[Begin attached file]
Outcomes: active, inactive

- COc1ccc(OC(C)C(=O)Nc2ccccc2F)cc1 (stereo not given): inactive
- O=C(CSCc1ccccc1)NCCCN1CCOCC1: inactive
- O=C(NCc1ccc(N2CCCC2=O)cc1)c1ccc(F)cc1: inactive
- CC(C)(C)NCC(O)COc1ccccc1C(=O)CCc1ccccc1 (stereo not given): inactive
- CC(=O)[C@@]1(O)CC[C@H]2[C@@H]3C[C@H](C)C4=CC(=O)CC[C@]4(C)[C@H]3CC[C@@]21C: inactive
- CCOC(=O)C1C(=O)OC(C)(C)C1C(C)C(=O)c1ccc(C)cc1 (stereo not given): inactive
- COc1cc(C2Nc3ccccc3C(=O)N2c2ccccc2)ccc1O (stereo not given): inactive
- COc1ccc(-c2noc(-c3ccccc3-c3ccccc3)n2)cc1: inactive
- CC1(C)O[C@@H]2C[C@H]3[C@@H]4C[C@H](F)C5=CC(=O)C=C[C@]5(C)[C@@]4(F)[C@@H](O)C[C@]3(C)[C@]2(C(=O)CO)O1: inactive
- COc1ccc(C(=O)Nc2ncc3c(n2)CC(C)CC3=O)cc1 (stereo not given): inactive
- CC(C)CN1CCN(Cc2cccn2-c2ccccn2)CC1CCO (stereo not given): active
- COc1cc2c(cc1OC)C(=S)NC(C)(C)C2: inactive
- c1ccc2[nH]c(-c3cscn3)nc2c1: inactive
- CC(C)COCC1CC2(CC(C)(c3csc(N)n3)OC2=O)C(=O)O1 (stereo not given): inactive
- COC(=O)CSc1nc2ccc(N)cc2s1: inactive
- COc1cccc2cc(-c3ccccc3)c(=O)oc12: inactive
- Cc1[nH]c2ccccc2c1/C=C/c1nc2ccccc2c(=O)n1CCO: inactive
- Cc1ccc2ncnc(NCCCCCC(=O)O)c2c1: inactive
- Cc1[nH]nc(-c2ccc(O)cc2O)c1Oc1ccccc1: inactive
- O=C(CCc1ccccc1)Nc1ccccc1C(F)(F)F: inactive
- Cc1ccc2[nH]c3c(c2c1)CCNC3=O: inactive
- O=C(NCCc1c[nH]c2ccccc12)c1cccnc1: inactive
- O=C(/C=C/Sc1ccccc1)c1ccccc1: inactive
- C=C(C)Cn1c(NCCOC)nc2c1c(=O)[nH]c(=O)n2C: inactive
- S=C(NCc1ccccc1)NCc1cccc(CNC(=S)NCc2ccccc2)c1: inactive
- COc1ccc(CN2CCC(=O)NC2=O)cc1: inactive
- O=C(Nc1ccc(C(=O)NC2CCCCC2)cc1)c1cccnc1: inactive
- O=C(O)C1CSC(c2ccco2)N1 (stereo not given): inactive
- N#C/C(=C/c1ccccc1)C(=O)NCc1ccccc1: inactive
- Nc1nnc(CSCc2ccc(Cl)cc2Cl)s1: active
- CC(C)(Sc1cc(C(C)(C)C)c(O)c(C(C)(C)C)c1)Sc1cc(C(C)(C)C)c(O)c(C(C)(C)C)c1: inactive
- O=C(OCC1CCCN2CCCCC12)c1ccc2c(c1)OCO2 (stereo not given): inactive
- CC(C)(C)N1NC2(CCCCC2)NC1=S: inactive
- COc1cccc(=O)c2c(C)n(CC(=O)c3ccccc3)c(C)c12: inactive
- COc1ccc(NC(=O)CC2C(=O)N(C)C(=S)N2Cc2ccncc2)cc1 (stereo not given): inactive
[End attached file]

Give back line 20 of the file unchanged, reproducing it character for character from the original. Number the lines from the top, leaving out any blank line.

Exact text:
- Cc1[nH]nc(-c2ccc(O)cc2O)c1Oc1ccccc1: inactive